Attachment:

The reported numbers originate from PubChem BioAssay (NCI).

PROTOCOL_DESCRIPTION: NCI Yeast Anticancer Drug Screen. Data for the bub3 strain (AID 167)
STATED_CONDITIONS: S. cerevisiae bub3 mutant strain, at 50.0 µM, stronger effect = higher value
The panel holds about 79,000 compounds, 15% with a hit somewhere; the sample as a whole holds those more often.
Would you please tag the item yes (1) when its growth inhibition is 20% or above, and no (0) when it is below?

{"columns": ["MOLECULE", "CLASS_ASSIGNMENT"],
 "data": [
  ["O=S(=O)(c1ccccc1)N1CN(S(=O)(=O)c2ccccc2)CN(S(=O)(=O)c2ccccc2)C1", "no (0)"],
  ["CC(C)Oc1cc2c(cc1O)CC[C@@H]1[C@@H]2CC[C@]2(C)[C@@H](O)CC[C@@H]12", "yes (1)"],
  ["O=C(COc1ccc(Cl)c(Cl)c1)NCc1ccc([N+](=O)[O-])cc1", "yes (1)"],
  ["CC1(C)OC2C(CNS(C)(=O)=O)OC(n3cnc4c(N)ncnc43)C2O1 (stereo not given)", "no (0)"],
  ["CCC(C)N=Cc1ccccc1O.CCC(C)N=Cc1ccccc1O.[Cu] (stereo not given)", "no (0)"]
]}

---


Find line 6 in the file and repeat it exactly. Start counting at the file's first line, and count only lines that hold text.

{"columns": ["MOLECULE", "CLASS_ASSIGNMENT"],